Is your marriage in trouble? If so, you’re not alone. The current number of divorces in the US hovers at around 600,000.
Everyone believes that the divorce process is complicated. There could be a lot of uncertainty and change during this time. But it’s not necessary to have things that way.
By being aware of what you’re getting into before, the process will be less stressful and easier to handle. If you are in the process or are considering getting a divorce in Florida, here are five things you should know:
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Divorce in Florida
Marriages can be legally dissolved through divorce. In Florida, a spouse’s fault can be used as grounds for divorce. Florida has three forms of divorce: absolute, limited, and no-fault. The grounds for a final divorce are the fault of one spouse.
No-fault divorces are granted when spouses choose to leave their marriage. At the same time, limited divorces are granted on the grounds of significant disagreements.
A marriage can be dissolved in Florida just as efficiently as it was created. An Affidavit of Residency must be filed with the Clerk of Court of the county where one party resides before a couple can file for divorce, provided that at least one party has lived in the state for at least six months.
In other words, to qualify for a Florida divorce, both parties must be residents—or at least have resided for six months before filing the affidavit. If you want to make sure about the other requirements needed to file for a divorce, visit courtcomplianceeducation.com for proper guidance.
2. Division of Property
After the divorce petition, the court will set a hearing date to decide whether or not the marriage should be terminated and, if so, how property should be distributed.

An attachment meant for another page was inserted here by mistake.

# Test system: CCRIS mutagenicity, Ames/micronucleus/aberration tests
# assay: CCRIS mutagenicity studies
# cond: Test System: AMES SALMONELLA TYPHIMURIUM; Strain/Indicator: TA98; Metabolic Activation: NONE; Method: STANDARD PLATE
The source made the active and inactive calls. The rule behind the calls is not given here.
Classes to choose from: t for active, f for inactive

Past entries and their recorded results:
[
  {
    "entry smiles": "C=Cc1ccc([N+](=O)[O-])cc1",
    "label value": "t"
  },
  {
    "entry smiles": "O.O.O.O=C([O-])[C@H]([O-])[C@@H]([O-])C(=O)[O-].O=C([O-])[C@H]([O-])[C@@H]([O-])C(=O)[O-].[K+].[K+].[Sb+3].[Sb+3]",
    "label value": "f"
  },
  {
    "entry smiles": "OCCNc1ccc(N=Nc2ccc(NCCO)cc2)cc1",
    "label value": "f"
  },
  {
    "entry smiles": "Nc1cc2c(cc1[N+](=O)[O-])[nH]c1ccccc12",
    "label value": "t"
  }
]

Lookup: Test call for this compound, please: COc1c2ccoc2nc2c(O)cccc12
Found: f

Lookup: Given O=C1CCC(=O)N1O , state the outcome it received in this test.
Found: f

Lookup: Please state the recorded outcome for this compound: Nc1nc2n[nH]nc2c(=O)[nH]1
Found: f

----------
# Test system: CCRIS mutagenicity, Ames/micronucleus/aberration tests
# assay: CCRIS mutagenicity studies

Household furniture, appliances, cars, bank accounts, retirement accounts (including pensions), life insurance policies, and personal property like clothing and jewelry are among the assets that will be distributed between you and your spouse.
3. No Jury
A no-jury divorce is a civil proceeding that does not require a jury. A divorce law in Florida says that if you and your spouse have agreed to all of the terms of a divorce, you can file for a no-jury divorce.
4. Child Custody
The court will determine who will be the custodial parent and non-custodial parent when it comes to child custody and visitation in a Florida divorce.
What is beneficial for your child is considered when making this choice. In most cases, the court will give custody to one parent based on the child’s best interests.
The parent who has been given custody chooses the child’s life, education, healthcare, and religion.
The non-custodial parent has visitation rights with their children. These may be on a schedule or until a specific event. If a parent disagrees with the visitation schedule, they have the right to file a motion for change.
In Florida divorce, the alimony procedure is complicated. The length of the marriage and the economic difference between you and your spouse are two factors that may influence the amount and length of alimony payments.
Handling Your Divorce
Going through a divorce in Florida is a very tiring process in all aspects. You must first check all the requirements that Florida law requires. Learn your legal standing and potential solutions, and consult a local divorce attorney if you need more information.
Just hang in there! You can get through your divorce process in no time!
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